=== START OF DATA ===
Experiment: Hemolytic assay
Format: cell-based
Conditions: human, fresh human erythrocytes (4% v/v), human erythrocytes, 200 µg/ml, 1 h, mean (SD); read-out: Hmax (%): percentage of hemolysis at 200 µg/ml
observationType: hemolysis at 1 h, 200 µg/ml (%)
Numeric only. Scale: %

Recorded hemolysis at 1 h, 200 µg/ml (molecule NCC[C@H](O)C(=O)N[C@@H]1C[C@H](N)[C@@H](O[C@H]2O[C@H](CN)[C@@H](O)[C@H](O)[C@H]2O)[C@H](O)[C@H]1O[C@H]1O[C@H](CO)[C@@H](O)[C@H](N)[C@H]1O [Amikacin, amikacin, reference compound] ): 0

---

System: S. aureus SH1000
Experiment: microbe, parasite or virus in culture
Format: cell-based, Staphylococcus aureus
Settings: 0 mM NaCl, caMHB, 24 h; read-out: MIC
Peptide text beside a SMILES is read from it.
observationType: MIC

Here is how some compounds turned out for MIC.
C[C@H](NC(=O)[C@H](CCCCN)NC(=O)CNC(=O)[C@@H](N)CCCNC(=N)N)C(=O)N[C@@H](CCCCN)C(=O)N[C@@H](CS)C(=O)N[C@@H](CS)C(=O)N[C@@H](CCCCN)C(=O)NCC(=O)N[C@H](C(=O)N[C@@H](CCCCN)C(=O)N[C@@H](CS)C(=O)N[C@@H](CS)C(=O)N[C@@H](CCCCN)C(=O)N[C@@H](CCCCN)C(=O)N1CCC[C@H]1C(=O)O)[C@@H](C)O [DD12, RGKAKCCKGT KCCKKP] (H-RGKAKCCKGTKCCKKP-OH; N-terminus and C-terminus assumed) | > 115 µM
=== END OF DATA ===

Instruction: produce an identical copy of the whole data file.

Experiment: Hemolytic assay
Format: cell-based
Conditions: human, fresh human erythrocytes (4% v/v), human erythrocytes, 200 µg/ml, 1 h, mean (SD); read-out: Hmax (%): percentage of hemolysis at 200 µg/ml
observationType: hemolysis at 1 h, 200 µg/ml (%)
Numeric only. Scale: %

Recorded hemolysis at 1 h, 200 µg/ml (molecule NCC[C@H](O)C(=O)N[C@@H]1C[C@H](N)[C@@H](O[C@H]2O[C@H](CN)[C@@H](O)[C@H](O)[C@H]2O)[C@H](O)[C@H]1O[C@H]1O[C@H](CO)[C@@H](O)[C@H](N)[C@H]1O [Amikacin, amikacin, reference compound] ): 0

---

System: S. aureus SH1000
Experiment: microbe, parasite or virus in culture
Format: cell-based, Staphylococcus aureus
Settings: 0 mM NaCl, caMHB, 24 h; read-out: MIC
Peptide text beside a SMILES is read from it.
observationType: MIC

Here is how some compounds turned out for MIC.
C[C@H](NC(=O)[C@H](CCCCN)NC(=O)CNC(=O)[C@@H](N)CCCNC(=N)N)C(=O)N[C@@H](CCCCN)C(=O)N[C@@H](CS)C(=O)N[C@@H](CS)C(=O)N[C@@H](CCCCN)C(=O)NCC(=O)N[C@H](C(=O)N[C@@H](CCCCN)C(=O)N[C@@H](CS)C(=O)N[C@@H](CS)C(=O)N[C@@H](CCCCN)C(=O)N[C@@H](CCCCN)C(=O)N1CCC[C@H]1C(=O)O)[C@@H](C)O [DD12, RGKAKCCKGT KCCKKP] (H-RGKAKCCKGTKCCKKP-OH; N-terminus and C-terminus assumed) | > 115 µM